How to feel in control

By | May 26, 2016

I mentioned recently that I enjoyed reading Scott Adam’s book “How to Fail at Almost Everything and Still Win Big.” He has a fantastic chapter on setting your activities to your inner clock and I highlighted this a bunch of times.

…the single biggest trick for manipulating your happiness chemistry is being able to do what you want, when you want.

Bingo. I am having so much fun an amazing percentage of the time. Money lets me dictate my own schedule. I don’t buy things, but I buy my time and I tailor my energy level to match my activity.

I'm not actually sleeping here. This picture was staged!

I have a lot of pictures of me sleeping to choose from. Me with my cousins. My part was staged.

I sleep when I’m tired and wake up when I’m not. This might be my favorite thing about my life. It’s such a luxury and the biggest reason I call myself out on my laziness. I love sleeping. My waking hours rock too. I write for two hours most days, occasionally much less and sometimes much more. I read books. I hang out with my friends. I talk to my family. I take long walks. I go wherever I want. I make travel plans and look forward to the next whatever. I laugh and smile a lot. I feel genuinely happy. I giggle in awe that I get to live this life.

I know that control is an illusion and that the Universe might accidentally knock down anyone with the hubris to think otherwise, but I also know that feeling completely out of control really drags me down. Money gives you options in relationships, living situations, legal kerfuffles and life in general. More options means more control. I wrote a list of stumbling blocks to happiness that involve lack of control that money probably can’t solve and might even make worse.

Thriftygal’s list of happiness detours that I have no advice on

  1. Addiction of any sort. If your addiction is in more control than you are, I’m guessing you’re not happy. Oh man, especially a shopping addiction. That’s my idea of hell.
  2. The grief that comes with death. I have no crippling experience with this yet either. I dread the day.
  3. Living in a country with no freedom. I read too much about North Korea.

If you’re feeling out of control because you don’t have enough money, you can do something about that, however. Adopt a healthier attitude towards what it means to work and to live and to have enough. I can’t control everything, but I can control my attitude. I can feel as in control as I want to be. There’s the t-shirt line.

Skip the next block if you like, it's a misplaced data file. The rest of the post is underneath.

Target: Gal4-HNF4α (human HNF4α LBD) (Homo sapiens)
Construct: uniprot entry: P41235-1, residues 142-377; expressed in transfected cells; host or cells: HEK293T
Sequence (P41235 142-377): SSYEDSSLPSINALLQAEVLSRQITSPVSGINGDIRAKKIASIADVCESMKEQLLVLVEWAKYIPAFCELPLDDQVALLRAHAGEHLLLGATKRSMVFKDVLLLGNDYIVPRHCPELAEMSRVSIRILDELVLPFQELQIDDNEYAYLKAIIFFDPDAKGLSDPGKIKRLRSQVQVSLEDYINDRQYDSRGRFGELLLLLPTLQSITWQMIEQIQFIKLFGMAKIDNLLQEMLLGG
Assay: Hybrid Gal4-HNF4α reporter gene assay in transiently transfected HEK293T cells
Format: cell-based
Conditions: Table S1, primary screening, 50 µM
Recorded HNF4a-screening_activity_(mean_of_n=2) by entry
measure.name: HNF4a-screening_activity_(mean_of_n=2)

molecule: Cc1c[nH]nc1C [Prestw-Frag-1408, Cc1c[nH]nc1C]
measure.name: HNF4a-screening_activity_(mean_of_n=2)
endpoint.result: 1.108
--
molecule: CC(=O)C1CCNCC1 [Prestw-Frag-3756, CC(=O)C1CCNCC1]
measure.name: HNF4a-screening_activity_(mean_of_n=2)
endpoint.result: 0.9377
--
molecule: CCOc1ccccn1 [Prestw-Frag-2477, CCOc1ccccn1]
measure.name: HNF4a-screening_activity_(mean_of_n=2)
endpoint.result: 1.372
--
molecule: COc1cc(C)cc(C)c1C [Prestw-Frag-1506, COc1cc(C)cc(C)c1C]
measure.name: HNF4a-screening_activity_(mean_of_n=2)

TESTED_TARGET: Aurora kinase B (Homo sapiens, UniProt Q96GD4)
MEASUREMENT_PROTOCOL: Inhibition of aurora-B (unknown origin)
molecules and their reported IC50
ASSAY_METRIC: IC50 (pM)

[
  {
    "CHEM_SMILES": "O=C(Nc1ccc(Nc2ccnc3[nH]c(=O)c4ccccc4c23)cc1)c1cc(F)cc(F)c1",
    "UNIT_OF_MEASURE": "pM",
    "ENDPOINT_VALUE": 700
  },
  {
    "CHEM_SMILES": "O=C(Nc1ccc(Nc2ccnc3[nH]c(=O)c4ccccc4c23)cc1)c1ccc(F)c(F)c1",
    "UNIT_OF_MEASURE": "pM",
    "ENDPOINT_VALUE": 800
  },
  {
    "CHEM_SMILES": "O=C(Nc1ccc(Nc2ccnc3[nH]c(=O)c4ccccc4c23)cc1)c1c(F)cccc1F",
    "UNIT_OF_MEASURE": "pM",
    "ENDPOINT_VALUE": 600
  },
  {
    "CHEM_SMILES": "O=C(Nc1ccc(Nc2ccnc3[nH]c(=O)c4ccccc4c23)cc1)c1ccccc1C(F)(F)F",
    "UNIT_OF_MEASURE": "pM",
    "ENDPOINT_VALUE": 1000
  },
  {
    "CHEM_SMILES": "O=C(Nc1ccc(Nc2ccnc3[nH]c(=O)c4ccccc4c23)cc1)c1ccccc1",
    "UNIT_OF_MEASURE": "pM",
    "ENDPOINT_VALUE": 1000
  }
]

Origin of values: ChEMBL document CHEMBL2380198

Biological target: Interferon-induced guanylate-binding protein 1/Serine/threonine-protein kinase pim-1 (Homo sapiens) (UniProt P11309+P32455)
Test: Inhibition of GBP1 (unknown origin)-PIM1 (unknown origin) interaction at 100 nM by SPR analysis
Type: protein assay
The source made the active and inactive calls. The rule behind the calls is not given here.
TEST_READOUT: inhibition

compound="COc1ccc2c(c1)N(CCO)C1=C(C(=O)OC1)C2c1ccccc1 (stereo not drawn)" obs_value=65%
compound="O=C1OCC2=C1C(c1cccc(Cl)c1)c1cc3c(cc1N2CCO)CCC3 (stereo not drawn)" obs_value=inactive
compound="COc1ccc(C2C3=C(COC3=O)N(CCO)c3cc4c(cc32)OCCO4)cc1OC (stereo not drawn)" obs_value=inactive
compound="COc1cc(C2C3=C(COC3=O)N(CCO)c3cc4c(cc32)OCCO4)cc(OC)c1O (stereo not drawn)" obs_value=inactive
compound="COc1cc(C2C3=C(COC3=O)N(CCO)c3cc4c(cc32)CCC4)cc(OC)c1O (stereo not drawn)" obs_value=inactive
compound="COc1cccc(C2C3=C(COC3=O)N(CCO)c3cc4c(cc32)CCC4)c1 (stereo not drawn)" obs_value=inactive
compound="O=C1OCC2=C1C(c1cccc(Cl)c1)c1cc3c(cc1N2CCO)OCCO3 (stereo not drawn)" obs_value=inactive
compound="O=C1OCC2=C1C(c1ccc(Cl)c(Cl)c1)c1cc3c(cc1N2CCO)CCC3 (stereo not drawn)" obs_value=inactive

Not sketchy. We were on a roadtrip.

Not sketchy. We were on a roadtrip.

Here’s what helps me. It sounds simple, but all of my advice is simple. Decide what you’re going to do and then go out and do it. Remind yourself of why you made that decision when the moping starts. Feel empowered.

Leaving Australia last year brought me to tears. I loved living in that part of the world and the idea of my adventure ending gutted me. I actually interviewed and contemplated a job offer to stay, but as much as I loved Sydney, I knew corporate law couldn’t make me happy. That was my decision and knowing I had control and was doing the best thing for me greatly lessened the sorrow.

It can work for you too. Tell yourself that you get up and go to work because you decided you’re going for financial independence. You’re responsible and that is the type of person you want to be. Nobody is making you do anything. You want a bigger life. You’re not going to buy that crap. You’re going to put that money towards making everything better long-term. Yeah!

I love my life because I feel like I am in control of it. I feel free. Retirement is better than you think. At least my retirement is better than I thought it would be and I thought it was going to be pretty damn good.

The only hard part is deciding what gets my attention now. Everything. I want to do everything.

This is right before she starts banging on a pot to wake me up. Christmas morning with my cousin.

This is right before she starts banging on a pot to wake me up. Christmas morning with my cousin.

Like this. She's cruel.

Like this. She’s cruel.

What a jerk.

What a jerk.

I have so many more I could post.

I have so many more I could post.

5 thoughts on “How to feel in control

  1. Biglaw Investor

    Daniel Pink’s book Drive makes a similar argument. Turns out it’s not money that motivates us (at least in the long term) but autonomy, mastery and purpose. Autonomy makes a lot of sense. We all want control over our lives. Perhaps that’s why corporate law is so tough? You know there’s not a first year alive who has semblance of autonomy.

  2. k smyth

    Having good health is also critical to happiness, as is having sufficient resources to handle the rough times.

  3. Brittany Murphy

    “Remind yourself of why you made that decision when the moping starts.” This.

    I need to practice looking all the tempting pastries I buy in their sugary eyes and telling them (and myself) why I cannot buy and consume them. I need to fatten my wallet. Not my waist.

  4. zeejaythorne

    I am currently between gigs and sleeping when my body desires is the greatest feeling. This temporary loveliness is definitely putting a fire under my belly to get to FI faster so that I can have this all the time.


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